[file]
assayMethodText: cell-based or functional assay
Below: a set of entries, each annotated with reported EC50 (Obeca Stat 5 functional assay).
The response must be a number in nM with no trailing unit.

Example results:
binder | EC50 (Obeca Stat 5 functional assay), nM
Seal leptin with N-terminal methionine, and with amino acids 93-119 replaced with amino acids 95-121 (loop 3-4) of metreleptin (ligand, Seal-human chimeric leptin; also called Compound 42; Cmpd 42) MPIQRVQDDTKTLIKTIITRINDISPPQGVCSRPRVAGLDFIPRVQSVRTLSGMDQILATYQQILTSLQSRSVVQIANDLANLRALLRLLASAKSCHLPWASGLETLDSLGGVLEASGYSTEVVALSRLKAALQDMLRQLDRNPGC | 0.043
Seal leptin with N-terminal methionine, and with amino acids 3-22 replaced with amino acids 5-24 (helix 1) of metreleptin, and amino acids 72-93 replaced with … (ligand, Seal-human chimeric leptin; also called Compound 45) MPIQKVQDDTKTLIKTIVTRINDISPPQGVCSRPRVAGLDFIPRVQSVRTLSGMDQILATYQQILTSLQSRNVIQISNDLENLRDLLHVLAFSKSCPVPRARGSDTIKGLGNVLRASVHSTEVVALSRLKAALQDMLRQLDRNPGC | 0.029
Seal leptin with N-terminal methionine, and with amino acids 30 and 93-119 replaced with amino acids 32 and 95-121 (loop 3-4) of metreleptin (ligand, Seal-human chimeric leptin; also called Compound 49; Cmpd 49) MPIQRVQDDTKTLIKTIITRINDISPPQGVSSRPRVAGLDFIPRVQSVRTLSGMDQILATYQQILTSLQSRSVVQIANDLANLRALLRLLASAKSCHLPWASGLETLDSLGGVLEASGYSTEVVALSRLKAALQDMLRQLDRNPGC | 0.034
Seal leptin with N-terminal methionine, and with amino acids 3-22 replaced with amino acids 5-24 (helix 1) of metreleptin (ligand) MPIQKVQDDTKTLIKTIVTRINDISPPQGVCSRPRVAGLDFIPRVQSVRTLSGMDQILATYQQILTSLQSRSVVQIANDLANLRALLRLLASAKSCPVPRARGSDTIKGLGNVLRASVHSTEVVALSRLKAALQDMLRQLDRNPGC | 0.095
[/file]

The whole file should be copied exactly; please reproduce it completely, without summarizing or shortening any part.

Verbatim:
assayMethodText: cell-based or functional assay
Below: a set of entries, each annotated with reported EC50 (Obeca Stat 5 functional assay).
The response must be a number in nM with no trailing unit.

Example results:
binder | EC50 (Obeca Stat 5 functional assay), nM
Seal leptin with N-terminal methionine, and with amino acids 93-119 replaced with amino acids 95-121 (loop 3-4) of metreleptin (ligand, Seal-human chimeric leptin; also called Compound 42; Cmpd 42) MPIQRVQDDTKTLIKTIITRINDISPPQGVCSRPRVAGLDFIPRVQSVRTLSGMDQILATYQQILTSLQSRSVVQIANDLANLRALLRLLASAKSCHLPWASGLETLDSLGGVLEASGYSTEVVALSRLKAALQDMLRQLDRNPGC | 0.043
Seal leptin with N-terminal methionine, and with amino acids 3-22 replaced with amino acids 5-24 (helix 1) of metreleptin, and amino acids 72-93 replaced with … (ligand, Seal-human chimeric leptin; also called Compound 45) MPIQKVQDDTKTLIKTIVTRINDISPPQGVCSRPRVAGLDFIPRVQSVRTLSGMDQILATYQQILTSLQSRNVIQISNDLENLRDLLHVLAFSKSCPVPRARGSDTIKGLGNVLRASVHSTEVVALSRLKAALQDMLRQLDRNPGC | 0.029
Seal leptin with N-terminal methionine, and with amino acids 30 and 93-119 replaced with amino acids 32 and 95-121 (loop 3-4) of metreleptin (ligand, Seal-human chimeric leptin; also called Compound 49; Cmpd 49) MPIQRVQDDTKTLIKTIITRINDISPPQGVSSRPRVAGLDFIPRVQSVRTLSGMDQILATYQQILTSLQSRSVVQIANDLANLRALLRLLASAKSCHLPWASGLETLDSLGGVLEASGYSTEVVALSRLKAALQDMLRQLDRNPGC | 0.034
Seal leptin with N-terminal methionine, and with amino acids 3-22 replaced with amino acids 5-24 (helix 1) of metreleptin (ligand) MPIQKVQDDTKTLIKTIVTRINDISPPQGVCSRPRVAGLDFIPRVQSVRTLSGMDQILATYQQILTSLQSRSVVQIANDLANLRALLRLLASAKSCPVPRARGSDTIKGLGNVLRASVHSTEVVALSRLKAALQDMLRQLDRNPGC | 0.095